International Center of Photogrphy is seeking a new home, and the Whitney’s Breuer Building would serve perfectly. A new proposal by Jason Edward Kaufman calls for the Breuer building to serve as ICP’s new home. He calls on New York City to help finance the relocation, if the instititions could agree on a plan.
I’ve been in Australia for three weeks, visiting museums in Melbourne, Sydney and Hobart, Tasmania. Apologies for my absence, but I will soon post my review of the MONA, the Museum of Old and New Art newly created by gambling tycoon David Walsh in his native Tasmania. It’s a remarkable story, so stay tuned. Jason…
The Corcoran Gallery of Art in Washington, D.C., has retained Lord Cultural Resources to determine how the institution can continue to survive, and whether its operation should remain linked to the Corcoran College of Art + Design. The Corcoran also plans to lease their adjacent parking lot to a local developer, who will erect an eight-story office building on the site once slated for a Frank Gehry-designed expansion.
The Metropolitan Museum of Art plans to renovate the entire Fifth Avenue plaza in front of the museum, but the project will not include building new subterranean space, which was the scheme earlier in the decade until a lawsuit from neighbors led to scaling back the plan.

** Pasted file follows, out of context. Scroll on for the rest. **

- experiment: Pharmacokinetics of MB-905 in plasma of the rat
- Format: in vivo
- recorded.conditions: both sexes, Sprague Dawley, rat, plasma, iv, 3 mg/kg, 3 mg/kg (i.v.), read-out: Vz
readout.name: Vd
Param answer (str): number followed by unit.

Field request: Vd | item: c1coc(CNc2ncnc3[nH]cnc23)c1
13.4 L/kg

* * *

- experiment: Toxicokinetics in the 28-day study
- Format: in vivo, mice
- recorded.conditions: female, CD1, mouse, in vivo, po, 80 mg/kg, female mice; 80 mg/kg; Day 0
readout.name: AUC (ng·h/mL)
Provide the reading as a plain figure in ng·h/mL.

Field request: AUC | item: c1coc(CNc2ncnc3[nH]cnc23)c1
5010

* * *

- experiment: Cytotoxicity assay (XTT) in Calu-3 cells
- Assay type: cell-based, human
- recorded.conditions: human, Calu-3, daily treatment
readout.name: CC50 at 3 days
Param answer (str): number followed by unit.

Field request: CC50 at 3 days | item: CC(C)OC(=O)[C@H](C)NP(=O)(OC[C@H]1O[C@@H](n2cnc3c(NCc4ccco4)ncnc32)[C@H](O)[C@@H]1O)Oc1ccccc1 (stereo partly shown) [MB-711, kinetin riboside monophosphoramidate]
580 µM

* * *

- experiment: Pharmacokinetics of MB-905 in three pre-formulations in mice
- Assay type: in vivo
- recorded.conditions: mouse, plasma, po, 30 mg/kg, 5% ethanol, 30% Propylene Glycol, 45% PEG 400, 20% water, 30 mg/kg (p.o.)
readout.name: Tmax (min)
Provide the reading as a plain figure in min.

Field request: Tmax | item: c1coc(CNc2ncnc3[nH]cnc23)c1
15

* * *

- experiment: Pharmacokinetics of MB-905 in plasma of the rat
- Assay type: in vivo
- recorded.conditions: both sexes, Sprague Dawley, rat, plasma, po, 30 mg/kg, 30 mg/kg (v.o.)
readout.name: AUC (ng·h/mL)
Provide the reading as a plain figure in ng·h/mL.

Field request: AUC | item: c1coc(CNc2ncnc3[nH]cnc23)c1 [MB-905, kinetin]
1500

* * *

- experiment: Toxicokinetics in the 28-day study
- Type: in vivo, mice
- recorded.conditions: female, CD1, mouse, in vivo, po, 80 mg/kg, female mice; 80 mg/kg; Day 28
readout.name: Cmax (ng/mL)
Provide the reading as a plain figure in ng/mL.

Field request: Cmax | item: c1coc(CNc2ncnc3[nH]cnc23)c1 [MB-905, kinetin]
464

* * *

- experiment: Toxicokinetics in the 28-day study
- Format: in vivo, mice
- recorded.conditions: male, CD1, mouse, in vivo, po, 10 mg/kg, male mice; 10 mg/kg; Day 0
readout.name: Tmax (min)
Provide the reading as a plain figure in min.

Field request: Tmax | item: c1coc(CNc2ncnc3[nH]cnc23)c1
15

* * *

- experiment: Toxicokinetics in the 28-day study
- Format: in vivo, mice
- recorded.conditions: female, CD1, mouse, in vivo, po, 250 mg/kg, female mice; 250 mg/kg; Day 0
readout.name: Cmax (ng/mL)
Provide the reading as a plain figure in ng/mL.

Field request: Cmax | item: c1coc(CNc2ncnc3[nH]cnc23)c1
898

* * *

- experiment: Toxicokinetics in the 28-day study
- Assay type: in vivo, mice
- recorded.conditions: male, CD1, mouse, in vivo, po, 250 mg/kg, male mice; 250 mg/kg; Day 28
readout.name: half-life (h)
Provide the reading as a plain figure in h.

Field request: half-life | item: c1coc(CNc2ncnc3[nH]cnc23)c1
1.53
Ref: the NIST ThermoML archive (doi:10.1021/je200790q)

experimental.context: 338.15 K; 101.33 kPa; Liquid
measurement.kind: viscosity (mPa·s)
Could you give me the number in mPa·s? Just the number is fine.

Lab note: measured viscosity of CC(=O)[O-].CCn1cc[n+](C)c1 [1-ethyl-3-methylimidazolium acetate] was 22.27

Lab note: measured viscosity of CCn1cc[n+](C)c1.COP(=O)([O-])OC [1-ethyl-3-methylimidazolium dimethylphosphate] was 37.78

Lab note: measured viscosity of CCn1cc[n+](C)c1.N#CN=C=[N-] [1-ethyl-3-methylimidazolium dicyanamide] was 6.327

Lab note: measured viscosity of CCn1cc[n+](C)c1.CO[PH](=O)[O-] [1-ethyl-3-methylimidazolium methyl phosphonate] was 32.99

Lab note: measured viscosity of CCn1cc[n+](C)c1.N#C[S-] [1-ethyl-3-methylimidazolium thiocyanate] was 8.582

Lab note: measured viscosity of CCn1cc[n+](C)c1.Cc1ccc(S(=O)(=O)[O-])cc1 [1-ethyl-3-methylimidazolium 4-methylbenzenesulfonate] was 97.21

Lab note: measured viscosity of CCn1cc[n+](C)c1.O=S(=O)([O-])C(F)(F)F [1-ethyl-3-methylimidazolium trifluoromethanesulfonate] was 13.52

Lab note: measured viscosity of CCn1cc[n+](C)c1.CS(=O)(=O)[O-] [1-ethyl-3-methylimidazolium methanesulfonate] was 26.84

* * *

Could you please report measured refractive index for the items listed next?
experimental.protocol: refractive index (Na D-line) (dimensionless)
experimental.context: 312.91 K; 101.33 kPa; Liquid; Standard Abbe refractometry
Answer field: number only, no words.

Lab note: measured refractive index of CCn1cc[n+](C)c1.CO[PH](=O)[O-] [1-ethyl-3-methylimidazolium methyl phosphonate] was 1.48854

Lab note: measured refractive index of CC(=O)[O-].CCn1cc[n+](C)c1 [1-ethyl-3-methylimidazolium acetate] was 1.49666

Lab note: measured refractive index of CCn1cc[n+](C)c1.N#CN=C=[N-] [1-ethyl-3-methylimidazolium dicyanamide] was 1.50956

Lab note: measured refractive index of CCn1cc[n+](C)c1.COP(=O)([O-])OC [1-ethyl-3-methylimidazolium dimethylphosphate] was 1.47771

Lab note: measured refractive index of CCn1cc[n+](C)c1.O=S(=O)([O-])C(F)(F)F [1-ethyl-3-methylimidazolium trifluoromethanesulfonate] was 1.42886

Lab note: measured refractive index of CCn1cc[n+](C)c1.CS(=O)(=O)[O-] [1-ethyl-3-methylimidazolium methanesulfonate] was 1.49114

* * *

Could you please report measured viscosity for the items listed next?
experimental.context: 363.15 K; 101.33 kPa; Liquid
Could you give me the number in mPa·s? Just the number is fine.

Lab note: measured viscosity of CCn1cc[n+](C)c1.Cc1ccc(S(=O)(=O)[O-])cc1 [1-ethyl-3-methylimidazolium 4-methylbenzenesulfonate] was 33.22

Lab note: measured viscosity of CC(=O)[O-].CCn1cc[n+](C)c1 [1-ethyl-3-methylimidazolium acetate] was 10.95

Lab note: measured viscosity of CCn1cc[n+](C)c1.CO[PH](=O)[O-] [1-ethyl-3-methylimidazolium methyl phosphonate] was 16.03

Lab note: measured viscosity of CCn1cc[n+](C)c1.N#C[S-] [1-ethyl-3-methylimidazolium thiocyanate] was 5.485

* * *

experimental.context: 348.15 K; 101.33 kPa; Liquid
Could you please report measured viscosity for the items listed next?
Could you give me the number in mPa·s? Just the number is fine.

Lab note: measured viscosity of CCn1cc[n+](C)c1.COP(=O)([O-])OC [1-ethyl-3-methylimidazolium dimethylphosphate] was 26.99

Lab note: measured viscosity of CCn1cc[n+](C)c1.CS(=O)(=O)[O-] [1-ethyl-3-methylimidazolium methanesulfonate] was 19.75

Frida Kahlo experts have witnessed an increase in the number of questionable works, if not outright fakes, circulating on the secondary market but nothing quite like the massive cache that emerged last year in Mexico.
A three-day cultural tour of Trinidad and Tobago as a guest of the prime minister replaced vacation-spot clichés with a textured view of the tropical nation’s evolving identity. About half the population is decended from laborers brought from India in the 19th century to work the sugarcane plantations, and many are celebrating the Hindu festival Diwali.
A 1970s-era law still on the books that stipulates that lofts in SoHo be rented to artists. The law’s been ignored for years, but an article in today’s NY Times reports that since the recession the city is paying closer attention to its requirement that tenants be artists.
The closely watched federal lawsuit in which a private collector is suing the Andy Warhol Foundation and its subsidiary Art Authentication Board is about to reach an abrupt and unexpected end. The London-based American Joe Simon, whose 2007 complaint challenges the Authentication Board’s rejection of the authenticity of the 1964 Warhol self-portrait that he owns, says that he and his lawyer, Seth Redniss of New York, will withdraw from the case at the next hearing.